Matteo Messina Denaro
An image (L) generated by the Italian police forensics laboratory in Palermo, showing a computer rendition of what fugitive Matteo Messina Denaro may look like now, compared to a photo taken of him in 2011Reuters/Italian State Police S

The Italian Mafia head Matteo Messina Denaro – who has been on the run since 1993 – used an encryption scheme to communicate with his henchmen that revolved around sheep farming, Italian police have uncovered.

Officials arrested 11 suspects linked to the fugitive leader of Cosa Nostra (Our Thing), who is among the most wanted criminals in the world and is sought for a series of charges including Mafia association, murder, mass killing and theft.

The Mafia boss used the decade-old method of "pizzini" (scraps of paper) left at a farm near Mazara del Vallo, Trapani, Sicily to communicate with his henchmen. The pizzini were tightly folded and taped, then placed well hidden under a rock in a field.

The man responsible for alerting other members about the new message was Vito Gondola, 77, whose coded telephone calls were intercepted by police. Gondola, aka "u zu Vitu coffa", is an old-fashioned Mafioso who used to wake up every day at 4am to tender the flock, La Repubblica reports. But his conversations had nothing to do with dairy products or agriculture, the investigators believe.

"I've put the ricotta cheese aside for you, will you come by later?" he would say on the telephone. Other messages were: "The sheep need shearing" and "the hay is ready".

Police investigators used hidden cameras in trees and microphones around the farm underground to follow closely the movements of the clan. The 53-year-old Denaro, who is believed to be the successor of the jailed-for-life godfathers Toto Riina and Bernardo Provenzano, imposed tight control over the pizzini. Every scrap of paper had to be destroyed right after it was read by Mafiosi, according to reports.

Among the arrested are also a 48-year-old entrepreneur, Mimmo Scimonelli and an architect, Ugo Di Leonardo. As Salvatore Lupo, a professor of contemporary history at the University of Palermo, told IBTimes UK in May, Cosa Nostra is the most bourgeoisies of Mafias, as it has historically penetrated all levels of society, with associates holding medium and high political and business roles.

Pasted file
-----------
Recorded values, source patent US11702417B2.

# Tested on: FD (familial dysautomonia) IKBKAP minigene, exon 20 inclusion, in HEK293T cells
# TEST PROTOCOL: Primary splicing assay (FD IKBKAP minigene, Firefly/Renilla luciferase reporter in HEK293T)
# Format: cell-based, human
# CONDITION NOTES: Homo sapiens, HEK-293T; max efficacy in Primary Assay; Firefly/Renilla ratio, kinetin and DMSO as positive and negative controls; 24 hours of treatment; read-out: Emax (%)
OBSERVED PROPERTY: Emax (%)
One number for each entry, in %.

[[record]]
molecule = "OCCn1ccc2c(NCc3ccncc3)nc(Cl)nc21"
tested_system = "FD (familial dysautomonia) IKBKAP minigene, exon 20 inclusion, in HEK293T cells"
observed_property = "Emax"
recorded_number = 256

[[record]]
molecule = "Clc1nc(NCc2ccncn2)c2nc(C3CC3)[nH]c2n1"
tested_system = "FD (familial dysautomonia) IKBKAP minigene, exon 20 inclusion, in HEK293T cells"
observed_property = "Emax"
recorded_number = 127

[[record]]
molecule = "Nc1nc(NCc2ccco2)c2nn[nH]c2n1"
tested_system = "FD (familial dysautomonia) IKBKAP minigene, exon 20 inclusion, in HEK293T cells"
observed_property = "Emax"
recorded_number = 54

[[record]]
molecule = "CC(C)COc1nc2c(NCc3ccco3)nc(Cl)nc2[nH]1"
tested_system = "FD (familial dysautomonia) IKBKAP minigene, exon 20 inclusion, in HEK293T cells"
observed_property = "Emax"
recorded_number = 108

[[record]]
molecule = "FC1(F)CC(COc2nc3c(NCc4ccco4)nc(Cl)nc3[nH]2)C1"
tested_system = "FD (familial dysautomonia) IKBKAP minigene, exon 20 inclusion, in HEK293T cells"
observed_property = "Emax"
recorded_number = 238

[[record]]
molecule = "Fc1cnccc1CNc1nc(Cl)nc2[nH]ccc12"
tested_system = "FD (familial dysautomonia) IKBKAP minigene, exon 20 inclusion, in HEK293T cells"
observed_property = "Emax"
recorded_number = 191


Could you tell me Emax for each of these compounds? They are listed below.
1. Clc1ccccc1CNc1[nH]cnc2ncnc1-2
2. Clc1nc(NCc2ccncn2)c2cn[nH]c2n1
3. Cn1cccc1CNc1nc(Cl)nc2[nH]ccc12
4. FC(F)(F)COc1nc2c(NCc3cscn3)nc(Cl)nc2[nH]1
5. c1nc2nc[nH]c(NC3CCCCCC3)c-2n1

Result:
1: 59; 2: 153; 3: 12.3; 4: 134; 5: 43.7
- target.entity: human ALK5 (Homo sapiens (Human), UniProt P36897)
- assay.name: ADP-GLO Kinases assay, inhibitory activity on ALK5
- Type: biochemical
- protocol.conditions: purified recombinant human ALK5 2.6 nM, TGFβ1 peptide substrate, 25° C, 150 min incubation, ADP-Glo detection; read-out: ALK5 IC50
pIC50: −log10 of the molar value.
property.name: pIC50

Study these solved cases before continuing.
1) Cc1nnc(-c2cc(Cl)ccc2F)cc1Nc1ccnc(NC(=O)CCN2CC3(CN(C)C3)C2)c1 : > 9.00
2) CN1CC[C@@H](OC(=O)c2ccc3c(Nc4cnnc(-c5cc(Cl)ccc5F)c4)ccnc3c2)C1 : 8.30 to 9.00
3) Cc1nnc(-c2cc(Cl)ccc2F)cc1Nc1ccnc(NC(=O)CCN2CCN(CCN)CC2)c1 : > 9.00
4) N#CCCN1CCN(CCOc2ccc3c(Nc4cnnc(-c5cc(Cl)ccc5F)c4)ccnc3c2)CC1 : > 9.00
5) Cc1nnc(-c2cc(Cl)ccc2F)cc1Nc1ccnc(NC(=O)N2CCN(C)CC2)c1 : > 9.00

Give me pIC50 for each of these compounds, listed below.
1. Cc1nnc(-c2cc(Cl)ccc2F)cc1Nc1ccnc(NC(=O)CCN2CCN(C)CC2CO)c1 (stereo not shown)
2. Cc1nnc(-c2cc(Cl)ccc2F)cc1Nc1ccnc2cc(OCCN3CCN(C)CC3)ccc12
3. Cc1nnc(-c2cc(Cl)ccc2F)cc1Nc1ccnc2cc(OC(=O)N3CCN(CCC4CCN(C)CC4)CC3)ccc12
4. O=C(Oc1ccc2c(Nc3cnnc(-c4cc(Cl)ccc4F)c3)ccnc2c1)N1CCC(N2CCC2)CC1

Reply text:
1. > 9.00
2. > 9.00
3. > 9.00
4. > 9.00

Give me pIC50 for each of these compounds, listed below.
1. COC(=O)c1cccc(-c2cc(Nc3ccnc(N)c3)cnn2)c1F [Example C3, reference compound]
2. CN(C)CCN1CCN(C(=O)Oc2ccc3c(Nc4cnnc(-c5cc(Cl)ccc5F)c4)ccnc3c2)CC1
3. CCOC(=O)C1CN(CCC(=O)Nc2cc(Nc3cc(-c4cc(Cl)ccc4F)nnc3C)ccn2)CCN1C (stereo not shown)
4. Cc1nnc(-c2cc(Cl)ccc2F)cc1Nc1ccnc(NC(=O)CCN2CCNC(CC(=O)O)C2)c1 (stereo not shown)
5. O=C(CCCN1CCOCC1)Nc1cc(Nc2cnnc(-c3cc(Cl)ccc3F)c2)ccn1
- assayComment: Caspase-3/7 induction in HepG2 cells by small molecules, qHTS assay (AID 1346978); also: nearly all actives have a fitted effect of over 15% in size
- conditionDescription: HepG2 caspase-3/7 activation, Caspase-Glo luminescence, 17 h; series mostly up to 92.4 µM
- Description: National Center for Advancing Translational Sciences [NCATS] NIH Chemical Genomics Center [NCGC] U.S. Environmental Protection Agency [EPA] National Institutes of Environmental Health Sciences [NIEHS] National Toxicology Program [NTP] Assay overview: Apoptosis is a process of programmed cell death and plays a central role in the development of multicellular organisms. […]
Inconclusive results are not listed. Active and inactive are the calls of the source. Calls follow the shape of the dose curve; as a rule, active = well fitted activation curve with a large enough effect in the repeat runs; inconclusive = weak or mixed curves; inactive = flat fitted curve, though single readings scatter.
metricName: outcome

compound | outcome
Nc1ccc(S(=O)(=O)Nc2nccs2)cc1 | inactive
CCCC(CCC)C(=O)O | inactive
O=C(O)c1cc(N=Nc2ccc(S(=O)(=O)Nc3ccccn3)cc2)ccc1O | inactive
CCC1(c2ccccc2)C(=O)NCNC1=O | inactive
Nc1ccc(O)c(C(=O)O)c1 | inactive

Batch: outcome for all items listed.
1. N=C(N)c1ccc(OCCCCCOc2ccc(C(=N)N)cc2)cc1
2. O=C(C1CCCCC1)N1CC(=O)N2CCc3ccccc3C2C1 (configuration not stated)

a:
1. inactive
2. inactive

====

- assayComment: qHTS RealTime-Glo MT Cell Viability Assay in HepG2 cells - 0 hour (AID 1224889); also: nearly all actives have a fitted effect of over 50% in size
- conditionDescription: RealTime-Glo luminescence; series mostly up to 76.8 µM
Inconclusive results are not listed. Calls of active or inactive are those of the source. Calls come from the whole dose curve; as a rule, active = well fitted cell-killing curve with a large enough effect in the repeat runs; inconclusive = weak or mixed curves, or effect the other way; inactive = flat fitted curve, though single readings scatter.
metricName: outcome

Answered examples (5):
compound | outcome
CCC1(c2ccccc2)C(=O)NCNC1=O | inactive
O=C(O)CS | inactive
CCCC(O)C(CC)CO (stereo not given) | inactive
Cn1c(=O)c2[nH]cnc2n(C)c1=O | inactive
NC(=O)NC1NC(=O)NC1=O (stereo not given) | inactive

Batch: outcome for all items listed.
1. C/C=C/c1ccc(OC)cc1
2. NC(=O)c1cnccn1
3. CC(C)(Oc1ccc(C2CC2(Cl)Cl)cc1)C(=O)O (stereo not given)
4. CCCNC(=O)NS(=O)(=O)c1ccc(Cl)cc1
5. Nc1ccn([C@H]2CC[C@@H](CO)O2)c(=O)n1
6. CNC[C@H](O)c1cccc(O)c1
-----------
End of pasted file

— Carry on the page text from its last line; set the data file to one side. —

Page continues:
"More than other crime syndicates Cosa Nostra has expanded from the criminal world to that of the so called respectable people," he said at the time.

The sheep-farming code

"I've put the ricotta cheese aside for you, will you come by later?"

"The sudda (hay) is ready"

"The sheep need shearing"

"The shears need sharpening"

"The cheese is ready if you want to pick it up"

"I've put the fertilizer on"

Sicilian Mafia

Sicilian Mafia is the oldest of the four Italian crime syndicates and, in fact, the term "Mafia" was initially exclusively used to indicate what would have later become known as Cosa Nostra.

Cosa Nostra reached its power peak in the 1980s and up to the early 1990s under the rule of Salvatore Riina, infamously known as the boss of bosses.

Before his arrest in 1993, Riina waged an all-out war against the state with a series of high-profile assassinations, including those of carabinieri police general Carlo Alberto Dalla Chiesa and anti-Mafia prosecutors Giovanni Falcone and Paolo Borsellino.

The confrontation resulted in a heavy crackdown by authorities that, over a period of two decades, eventually succeeded in significantly curbing Cosa Nostra's power.

Once one of the main global drug-smuggling players, today the Sicilian Mafia is mainly involved in local criminal activities, such as infiltrating public construction works and running extortion rackets.